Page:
Some examples where fear may restrict our behaviours might be going to a sporting event, or visiting family over the holidays. And for all of this, I TRULY believe that you can prepare for the worst and hope for the best. With some planning and work, these things ARE possible despite food allergies. And it’s worth it to cultivate relationships and life experiences for our kids (and not only that, but to help empower them in the food allergy journey too).
Even though I believe this, it still ISN’T easy!
There are so many times when I just don’t want to coordinate another meal or ask for the ingredients AGAIN. And when it comes to travel, I often need my hubby to “push” me past the fear. And don’t get me wrong, once we’ve booked the travel, I’m usually fine until right before we leave. That’s when it hits me all over again. But at that point, I can usually push through and get it done because I know how to prepare and knowing this is half the battle.
So how do I deal with the idea of still living our lives while balancing life-threatening food allergies?
Here are 6 ways I move past the fear of food allergy travel.
6 Ways to Calm Your Food Allergy Travel Fears
Decide on the right vacation for your family.
What do you want our of your vacation? Figure out what type of travel is important to you. Do you want to sit on the beach and relax for a week? OR do you like to explore another country? Figuring this out will be the best place to start. Once you know this, you can then find ways to make whatever vacation easier with food allergies. When choosing a vacation, take into consideration the age of your little(s). If they are younger than 8-10, you may want to opt for something a little less intensive like a beach vacation.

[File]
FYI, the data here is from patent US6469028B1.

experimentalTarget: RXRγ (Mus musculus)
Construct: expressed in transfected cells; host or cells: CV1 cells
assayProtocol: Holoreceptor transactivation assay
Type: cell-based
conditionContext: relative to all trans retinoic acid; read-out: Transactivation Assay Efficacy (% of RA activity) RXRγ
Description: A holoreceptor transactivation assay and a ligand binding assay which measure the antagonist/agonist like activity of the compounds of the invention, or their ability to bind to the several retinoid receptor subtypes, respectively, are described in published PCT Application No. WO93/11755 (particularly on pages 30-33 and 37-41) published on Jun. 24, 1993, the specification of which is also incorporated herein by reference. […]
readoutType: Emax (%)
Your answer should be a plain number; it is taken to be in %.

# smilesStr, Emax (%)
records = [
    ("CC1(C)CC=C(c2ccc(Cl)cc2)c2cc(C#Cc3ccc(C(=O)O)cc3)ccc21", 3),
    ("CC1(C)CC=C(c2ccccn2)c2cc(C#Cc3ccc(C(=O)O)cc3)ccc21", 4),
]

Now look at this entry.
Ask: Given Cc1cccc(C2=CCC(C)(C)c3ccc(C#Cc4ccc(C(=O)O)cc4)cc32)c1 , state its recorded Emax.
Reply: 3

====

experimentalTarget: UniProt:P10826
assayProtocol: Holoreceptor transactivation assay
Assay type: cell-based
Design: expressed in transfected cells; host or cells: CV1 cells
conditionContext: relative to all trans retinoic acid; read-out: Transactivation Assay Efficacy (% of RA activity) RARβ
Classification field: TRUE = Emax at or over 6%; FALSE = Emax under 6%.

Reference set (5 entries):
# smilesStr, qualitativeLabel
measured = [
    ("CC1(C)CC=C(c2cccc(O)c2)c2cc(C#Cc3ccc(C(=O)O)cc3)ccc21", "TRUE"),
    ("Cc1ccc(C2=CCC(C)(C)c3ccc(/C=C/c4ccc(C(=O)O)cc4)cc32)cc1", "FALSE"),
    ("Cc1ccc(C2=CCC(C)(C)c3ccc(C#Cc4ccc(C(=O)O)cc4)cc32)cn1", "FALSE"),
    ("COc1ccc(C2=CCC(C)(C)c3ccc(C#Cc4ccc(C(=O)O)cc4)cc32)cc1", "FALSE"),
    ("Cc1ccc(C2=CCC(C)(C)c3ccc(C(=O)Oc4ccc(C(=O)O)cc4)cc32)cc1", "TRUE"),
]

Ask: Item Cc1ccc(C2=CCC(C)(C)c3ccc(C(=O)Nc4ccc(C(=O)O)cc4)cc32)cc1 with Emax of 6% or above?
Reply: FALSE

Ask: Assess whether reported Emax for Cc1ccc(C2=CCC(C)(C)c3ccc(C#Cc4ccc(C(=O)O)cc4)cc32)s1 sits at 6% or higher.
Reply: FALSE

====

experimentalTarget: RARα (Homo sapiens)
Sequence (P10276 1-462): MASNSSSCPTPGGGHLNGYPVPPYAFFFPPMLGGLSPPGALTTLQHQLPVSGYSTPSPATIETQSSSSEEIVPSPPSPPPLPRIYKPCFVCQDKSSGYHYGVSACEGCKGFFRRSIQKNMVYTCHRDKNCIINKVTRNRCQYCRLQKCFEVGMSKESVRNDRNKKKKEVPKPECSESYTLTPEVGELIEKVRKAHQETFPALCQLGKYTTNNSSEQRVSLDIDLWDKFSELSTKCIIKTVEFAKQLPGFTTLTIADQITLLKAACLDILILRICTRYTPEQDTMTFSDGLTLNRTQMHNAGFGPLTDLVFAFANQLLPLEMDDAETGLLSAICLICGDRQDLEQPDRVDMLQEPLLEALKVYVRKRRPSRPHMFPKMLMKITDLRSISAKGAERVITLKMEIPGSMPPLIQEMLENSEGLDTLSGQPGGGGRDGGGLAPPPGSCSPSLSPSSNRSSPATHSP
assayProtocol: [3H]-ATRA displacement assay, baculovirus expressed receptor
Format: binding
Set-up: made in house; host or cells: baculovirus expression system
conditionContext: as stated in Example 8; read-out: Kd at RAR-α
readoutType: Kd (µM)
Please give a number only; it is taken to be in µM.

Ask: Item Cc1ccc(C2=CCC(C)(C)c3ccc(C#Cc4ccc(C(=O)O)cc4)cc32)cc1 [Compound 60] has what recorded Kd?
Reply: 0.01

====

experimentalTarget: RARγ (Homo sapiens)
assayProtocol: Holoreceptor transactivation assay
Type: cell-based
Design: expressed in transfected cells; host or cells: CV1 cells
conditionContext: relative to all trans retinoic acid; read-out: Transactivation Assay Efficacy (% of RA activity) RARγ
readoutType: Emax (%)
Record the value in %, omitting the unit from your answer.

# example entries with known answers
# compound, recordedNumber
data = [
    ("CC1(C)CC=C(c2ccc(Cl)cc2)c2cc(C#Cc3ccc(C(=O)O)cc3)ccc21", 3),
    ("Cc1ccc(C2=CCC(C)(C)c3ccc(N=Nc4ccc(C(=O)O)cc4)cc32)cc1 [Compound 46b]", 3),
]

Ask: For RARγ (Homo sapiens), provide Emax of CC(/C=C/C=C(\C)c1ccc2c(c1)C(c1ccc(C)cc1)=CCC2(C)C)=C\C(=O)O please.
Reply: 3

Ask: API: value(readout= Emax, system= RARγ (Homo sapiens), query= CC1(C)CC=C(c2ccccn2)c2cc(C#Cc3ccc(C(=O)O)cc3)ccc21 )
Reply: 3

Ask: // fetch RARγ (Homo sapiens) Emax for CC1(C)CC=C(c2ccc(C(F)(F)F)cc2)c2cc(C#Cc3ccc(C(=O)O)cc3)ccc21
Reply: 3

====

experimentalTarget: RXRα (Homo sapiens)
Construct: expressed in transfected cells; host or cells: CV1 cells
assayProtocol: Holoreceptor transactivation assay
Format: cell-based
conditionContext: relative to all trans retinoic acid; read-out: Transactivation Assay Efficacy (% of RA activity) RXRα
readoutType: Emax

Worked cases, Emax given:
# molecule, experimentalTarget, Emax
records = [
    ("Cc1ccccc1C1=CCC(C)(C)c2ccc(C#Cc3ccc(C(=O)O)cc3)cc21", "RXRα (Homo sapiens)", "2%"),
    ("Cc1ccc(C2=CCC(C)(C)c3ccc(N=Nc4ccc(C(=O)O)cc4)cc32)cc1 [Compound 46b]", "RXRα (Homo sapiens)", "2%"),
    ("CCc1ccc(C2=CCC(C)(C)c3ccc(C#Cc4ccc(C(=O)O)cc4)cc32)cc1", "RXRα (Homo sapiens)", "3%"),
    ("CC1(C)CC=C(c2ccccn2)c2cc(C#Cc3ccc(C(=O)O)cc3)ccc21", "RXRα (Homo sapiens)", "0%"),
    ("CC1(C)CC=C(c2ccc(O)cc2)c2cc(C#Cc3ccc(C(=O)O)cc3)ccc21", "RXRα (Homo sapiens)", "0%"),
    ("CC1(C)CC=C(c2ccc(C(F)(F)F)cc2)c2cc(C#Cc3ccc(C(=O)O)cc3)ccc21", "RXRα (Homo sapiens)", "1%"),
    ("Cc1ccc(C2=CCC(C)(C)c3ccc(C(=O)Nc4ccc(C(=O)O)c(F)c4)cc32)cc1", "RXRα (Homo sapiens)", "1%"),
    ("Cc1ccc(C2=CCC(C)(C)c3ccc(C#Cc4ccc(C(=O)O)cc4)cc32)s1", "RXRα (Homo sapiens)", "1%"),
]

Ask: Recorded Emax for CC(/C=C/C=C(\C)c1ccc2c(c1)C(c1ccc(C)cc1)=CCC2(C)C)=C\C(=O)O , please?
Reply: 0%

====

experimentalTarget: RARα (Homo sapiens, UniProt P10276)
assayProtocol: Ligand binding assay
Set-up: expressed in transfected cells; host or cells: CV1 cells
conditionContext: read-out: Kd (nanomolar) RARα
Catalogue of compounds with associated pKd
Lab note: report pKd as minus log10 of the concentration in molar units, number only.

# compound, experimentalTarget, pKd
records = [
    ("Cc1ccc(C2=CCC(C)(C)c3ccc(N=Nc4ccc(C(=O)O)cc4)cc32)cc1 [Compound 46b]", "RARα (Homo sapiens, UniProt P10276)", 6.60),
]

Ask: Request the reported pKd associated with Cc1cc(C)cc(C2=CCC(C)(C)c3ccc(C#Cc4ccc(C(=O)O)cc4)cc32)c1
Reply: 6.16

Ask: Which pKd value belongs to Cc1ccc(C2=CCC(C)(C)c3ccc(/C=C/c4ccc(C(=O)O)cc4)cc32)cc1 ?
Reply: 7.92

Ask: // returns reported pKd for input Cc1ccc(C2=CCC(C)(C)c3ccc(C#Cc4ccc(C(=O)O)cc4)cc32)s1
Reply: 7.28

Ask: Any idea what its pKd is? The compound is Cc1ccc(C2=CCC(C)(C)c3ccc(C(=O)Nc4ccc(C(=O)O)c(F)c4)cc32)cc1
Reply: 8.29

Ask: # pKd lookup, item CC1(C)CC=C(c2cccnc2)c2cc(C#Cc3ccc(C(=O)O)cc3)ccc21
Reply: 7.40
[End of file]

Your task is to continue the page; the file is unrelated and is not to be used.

For me this means going to countries that speak English. Of course, with food allergy translation cards, you can go to non-english countries too, but this adds another layer to the complexity and you may not want to do this right away.
3. Get help.
When we travel we try and book with companies that we know will take food allergies seriously. Disney is usually a good bet. Either at their parks or cruises or other adventures. Other well-known brands may be worth checking out too, just make sure to call them directly to figure out how they manage food allergies and if they truly understand and manage cross contact properly.